Victoria Tomlinson: So as I say, I only launched Next Up just over, coming up to four years ago. And, of course, COVID hit everything, so this was not a priority for most people, yeah. But so what we’re trying to do is we’re starting conversations, we’re actually doing a lot of things. We’ve created an online platform. And I would love to work with employers to get people to test it. We’ve got some amazing names here. But it’s all slow. You know, I haven’t got all the evidence, I know what’s going to work, but I haven’t necessarily got proof. But what I think they can do is come and talk to us, first of all, we would love to help and to see what we can do. And this doesn’t have to be expensive. The return is going to be 10 times more than any investment. It is really small. I was talking to a colleague yesterday. And he said, Oh my god, I love this. He said we’ve got a skills shortage, people retiring. I said, well, what conversations do you have with people before they retire? Silence. I said, well, that’s the first place to start. And I said, look, let’s work with a pilot group. And let’s, first of all, have those conversations. They can solve their own problems here, they can solve your skills crisis to some extent, and all the rest. So the second thing is to put age as part of your D&I strategy and measurements. And when you start looking at the figures by age, you will be shocked. And there are the obvious things that you could be doing. I think, also, you know, the big firms and the kind of global names like McKinsey’s have huge alumni groups. And it all sounds a bit grand and kind of very historic senior, whatever. But actually, you know, when I started my career all those years ago, I was in manufacturing, they used to have a clubs, kind of like a working men’s club that they used to have, where people could come back and play snooker and have a beer and whatever because they were missing the men. And it strikes me that we’ve stopped this kind of community bit they used to go on. And I know that ICI, somebody I’ve worked with, her husband had a role for ICI, and he goes and sees, I think he might still do it. He goes to see people who have retired every year to check whether they’re okay, and whatever. Now, that’s all a bit paternalistic. It’s kind of rather old-fashioned, it’s okay. But actually, what we need is the modern version of that, which is creating groups and sort of societies that are supportive that continue on, but also that the employees could call on to say, we’ve got this big project, who’d like to get involved? And I think that they would do it for free. Now, I talked to a big bank about this. And they said, the trouble is, if you do things for free, then those skills aren’t valued, and there is something behind that. So it’s a question of finding these people who would do it for free. But you’ve got to find a way that they’re then valued and appreciated by other employees who are being paid, and you’ve got to make sure that they don’t feel that their jobs are being taken because people are doing it for free. It’s a question of how do they add value to what you’re doing. And as I said, I wish I had more examples. I’ve got lots of compensation as employers who are so interested, but it’s all just beginning. And it’s very slow. So I would love anybody to come and talk, and let’s get the pilots in the evidence of all of this.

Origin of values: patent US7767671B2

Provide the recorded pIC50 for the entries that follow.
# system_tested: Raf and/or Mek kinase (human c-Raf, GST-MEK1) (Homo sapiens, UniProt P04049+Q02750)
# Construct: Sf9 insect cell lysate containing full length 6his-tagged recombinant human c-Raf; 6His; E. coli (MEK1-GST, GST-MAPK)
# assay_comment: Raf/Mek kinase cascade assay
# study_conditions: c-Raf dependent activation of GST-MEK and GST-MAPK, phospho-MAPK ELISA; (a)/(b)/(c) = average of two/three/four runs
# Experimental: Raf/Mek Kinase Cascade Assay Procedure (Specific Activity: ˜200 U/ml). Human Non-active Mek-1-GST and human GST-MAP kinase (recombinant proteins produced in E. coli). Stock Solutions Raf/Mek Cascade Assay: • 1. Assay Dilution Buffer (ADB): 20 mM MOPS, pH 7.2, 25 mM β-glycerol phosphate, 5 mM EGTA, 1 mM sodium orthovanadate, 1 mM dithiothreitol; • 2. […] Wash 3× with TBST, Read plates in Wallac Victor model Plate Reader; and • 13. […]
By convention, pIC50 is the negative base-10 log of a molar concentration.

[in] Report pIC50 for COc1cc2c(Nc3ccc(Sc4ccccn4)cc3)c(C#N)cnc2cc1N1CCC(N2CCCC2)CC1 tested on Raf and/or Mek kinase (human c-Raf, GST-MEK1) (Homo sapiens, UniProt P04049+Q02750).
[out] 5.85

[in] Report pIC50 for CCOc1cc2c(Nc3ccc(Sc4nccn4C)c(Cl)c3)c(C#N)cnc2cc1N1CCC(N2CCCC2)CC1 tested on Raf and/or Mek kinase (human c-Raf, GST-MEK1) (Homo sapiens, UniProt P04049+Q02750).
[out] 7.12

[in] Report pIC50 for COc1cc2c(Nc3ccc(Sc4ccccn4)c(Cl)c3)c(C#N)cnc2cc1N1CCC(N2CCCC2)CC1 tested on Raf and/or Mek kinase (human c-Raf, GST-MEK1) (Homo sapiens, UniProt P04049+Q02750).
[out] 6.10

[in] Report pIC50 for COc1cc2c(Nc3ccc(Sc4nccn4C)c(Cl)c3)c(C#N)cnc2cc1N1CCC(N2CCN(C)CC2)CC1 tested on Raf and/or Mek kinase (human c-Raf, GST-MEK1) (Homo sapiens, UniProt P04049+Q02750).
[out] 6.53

Neelie Verlinden: Yeah, absolutely. But I do think that that will happen. And I think it will continue to happen more and more, Victoria. Also, what I always like to ask every guest, Victoria, is what they believe is the biggest cliche about HR.